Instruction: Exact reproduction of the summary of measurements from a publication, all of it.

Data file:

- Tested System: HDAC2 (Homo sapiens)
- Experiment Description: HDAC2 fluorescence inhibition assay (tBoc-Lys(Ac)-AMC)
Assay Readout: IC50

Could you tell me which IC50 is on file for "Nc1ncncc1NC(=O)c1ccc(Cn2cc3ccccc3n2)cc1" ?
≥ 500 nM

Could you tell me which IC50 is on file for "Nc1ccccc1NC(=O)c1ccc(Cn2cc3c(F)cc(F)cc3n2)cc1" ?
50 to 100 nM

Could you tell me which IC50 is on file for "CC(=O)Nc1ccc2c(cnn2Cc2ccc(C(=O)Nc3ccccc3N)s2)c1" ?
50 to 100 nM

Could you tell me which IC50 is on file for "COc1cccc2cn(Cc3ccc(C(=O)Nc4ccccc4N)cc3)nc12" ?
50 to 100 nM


- Tested System: HDAC2 (Homo sapiens)
- Experiment Description: HDAC2 fluorescence inhibition assay (tBoc-Lys(Ac)-AMC)
Assay Readout: IC50

Could you tell me which IC50 is on file for "Nc1ncncc1NC(=O)c1ccc(Cn2cc3ccccc3n2)cc1" ?
≥ 500 nM

Could you tell me which IC50 is on file for "Nc1ccccc1NC(=O)c1ccc(Cn2cc3c(F)cc(F)cc3n2)cc1" ?
50 to 100 nM

Could you tell me which IC50 is on file for "CC(=O)Nc1ccc2c(cnn2Cc2ccc(C(=O)Nc3ccccc3N)s2)c1" ?
50 to 100 nM

Could you tell me which IC50 is on file for "COc1cccc2cn(Cc3ccc(C(=O)Nc4ccccc4N)cc3)nc12" ?
50 to 100 nM